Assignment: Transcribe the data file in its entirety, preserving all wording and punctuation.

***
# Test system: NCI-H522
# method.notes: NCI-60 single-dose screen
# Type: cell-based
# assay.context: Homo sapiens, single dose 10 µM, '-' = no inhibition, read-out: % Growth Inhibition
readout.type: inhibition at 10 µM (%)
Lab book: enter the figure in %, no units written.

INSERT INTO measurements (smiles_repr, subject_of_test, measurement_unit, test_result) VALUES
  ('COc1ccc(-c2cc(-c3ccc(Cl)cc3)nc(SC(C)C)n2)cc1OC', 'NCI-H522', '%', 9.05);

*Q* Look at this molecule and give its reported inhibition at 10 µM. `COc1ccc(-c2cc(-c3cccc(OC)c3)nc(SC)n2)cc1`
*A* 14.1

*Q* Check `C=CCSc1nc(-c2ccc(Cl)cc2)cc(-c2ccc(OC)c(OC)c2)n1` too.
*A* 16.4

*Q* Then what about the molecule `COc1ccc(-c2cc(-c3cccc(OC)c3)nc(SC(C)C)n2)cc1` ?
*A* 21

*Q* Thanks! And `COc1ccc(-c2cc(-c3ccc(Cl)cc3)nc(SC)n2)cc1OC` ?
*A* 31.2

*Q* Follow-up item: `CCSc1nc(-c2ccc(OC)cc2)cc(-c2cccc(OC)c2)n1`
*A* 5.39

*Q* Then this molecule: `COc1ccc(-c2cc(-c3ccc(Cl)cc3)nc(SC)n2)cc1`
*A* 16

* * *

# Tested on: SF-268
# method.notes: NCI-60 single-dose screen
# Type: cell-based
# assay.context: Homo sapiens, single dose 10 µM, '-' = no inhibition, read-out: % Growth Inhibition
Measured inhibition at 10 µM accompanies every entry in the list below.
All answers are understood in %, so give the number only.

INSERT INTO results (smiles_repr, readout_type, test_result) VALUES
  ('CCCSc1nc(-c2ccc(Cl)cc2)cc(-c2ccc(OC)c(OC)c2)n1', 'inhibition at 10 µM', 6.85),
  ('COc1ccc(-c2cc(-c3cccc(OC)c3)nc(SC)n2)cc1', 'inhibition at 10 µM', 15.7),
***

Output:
# Test system: NCI-H522
# method.notes: NCI-60 single-dose screen
# Type: cell-based
# assay.context: Homo sapiens, single dose 10 µM, '-' = no inhibition, read-out: % Growth Inhibition
readout.type: inhibition at 10 µM (%)
Lab book: enter the figure in %, no units written.

INSERT INTO measurements (smiles_repr, subject_of_test, measurement_unit, test_result) VALUES
  ('COc1ccc(-c2cc(-c3ccc(Cl)cc3)nc(SC(C)C)n2)cc1OC', 'NCI-H522', '%', 9.05);

*Q* Look at this molecule and give its reported inhibition at 10 µM. `COc1ccc(-c2cc(-c3cccc(OC)c3)nc(SC)n2)cc1`
*A* 14.1

*Q* Check `C=CCSc1nc(-c2ccc(Cl)cc2)cc(-c2ccc(OC)c(OC)c2)n1` too.
*A* 16.4

*Q* Then what about the molecule `COc1ccc(-c2cc(-c3cccc(OC)c3)nc(SC(C)C)n2)cc1` ?
*A* 21

*Q* Thanks! And `COc1ccc(-c2cc(-c3ccc(Cl)cc3)nc(SC)n2)cc1OC` ?
*A* 31.2

*Q* Follow-up item: `CCSc1nc(-c2ccc(OC)cc2)cc(-c2cccc(OC)c2)n1`
*A* 5.39

*Q* Then this molecule: `COc1ccc(-c2cc(-c3ccc(Cl)cc3)nc(SC)n2)cc1`
*A* 16

* * *

# Tested on: SF-268
# method.notes: NCI-60 single-dose screen
# Type: cell-based
# assay.context: Homo sapiens, single dose 10 µM, '-' = no inhibition, read-out: % Growth Inhibition
Measured inhibition at 10 µM accompanies every entry in the list below.
All answers are understood in %, so give the number only.

INSERT INTO results (smiles_repr, readout_type, test_result) VALUES
  ('CCCSc1nc(-c2ccc(Cl)cc2)cc(-c2ccc(OC)c(OC)c2)n1', 'inhibition at 10 µM', 6.85),
  ('COc1ccc(-c2cc(-c3cccc(OC)c3)nc(SC)n2)cc1', 'inhibition at 10 µM', 15.7),